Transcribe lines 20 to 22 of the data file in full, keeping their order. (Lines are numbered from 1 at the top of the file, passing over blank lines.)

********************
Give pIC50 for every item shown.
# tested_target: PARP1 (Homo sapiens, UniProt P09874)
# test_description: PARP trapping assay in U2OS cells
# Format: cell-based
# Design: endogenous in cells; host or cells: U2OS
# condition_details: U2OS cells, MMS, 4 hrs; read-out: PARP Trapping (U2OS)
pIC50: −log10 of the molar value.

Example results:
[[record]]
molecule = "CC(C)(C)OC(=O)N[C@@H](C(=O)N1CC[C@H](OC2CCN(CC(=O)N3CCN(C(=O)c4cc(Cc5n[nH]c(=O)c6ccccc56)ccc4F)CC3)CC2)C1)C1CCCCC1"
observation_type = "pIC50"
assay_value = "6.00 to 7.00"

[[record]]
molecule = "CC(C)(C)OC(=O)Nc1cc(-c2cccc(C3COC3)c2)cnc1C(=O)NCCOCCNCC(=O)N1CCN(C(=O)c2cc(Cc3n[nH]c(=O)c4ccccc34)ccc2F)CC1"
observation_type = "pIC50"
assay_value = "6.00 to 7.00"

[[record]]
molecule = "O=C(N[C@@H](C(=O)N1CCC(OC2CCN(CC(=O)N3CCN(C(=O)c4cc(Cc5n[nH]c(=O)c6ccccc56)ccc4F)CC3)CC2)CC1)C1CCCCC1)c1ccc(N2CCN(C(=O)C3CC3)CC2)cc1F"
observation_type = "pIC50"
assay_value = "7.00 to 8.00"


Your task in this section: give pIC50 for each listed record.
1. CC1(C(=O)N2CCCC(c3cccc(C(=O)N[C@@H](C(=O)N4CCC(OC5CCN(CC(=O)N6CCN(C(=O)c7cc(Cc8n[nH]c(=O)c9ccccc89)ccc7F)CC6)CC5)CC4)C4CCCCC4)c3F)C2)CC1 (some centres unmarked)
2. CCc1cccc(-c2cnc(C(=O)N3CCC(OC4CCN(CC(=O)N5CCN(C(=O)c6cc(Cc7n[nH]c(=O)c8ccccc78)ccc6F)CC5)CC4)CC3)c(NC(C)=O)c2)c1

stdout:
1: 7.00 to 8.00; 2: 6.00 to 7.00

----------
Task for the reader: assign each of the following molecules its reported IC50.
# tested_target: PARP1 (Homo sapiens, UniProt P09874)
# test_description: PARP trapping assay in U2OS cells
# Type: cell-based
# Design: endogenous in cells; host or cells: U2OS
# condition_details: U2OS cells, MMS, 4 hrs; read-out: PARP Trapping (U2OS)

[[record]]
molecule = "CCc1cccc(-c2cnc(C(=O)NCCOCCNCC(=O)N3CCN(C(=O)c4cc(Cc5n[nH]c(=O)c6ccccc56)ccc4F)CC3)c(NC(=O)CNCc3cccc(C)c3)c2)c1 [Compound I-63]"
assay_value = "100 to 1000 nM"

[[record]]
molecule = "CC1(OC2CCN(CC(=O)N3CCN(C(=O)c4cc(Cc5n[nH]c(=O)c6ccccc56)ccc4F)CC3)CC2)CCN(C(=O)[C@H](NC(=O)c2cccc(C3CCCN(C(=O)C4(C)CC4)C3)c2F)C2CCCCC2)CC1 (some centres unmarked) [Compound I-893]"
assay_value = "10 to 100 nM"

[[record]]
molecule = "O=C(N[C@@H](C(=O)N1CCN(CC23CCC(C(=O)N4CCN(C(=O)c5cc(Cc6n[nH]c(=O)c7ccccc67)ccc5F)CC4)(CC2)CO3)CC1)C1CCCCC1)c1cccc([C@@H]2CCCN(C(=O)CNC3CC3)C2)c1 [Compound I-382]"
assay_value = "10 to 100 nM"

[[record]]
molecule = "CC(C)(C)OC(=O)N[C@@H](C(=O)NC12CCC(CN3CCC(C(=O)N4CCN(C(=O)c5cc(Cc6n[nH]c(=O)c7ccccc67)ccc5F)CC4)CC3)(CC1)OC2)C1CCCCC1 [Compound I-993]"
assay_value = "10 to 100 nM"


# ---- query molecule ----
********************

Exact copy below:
assay_value = "7.00 to 8.00"


Your task in this section: give pIC50 for each listed record.
1. CC1(C(=O)N2CCCC(c3cccc(C(=O)N[C@@H](C(=O)N4CCC(OC5CCN(CC(=O)N6CCN(C(=O)c7cc(Cc8n[nH]c(=O)c9ccccc89)ccc7F)CC6)CC5)CC4)C4CCCCC4)c3F)C2)CC1 (some centres unmarked)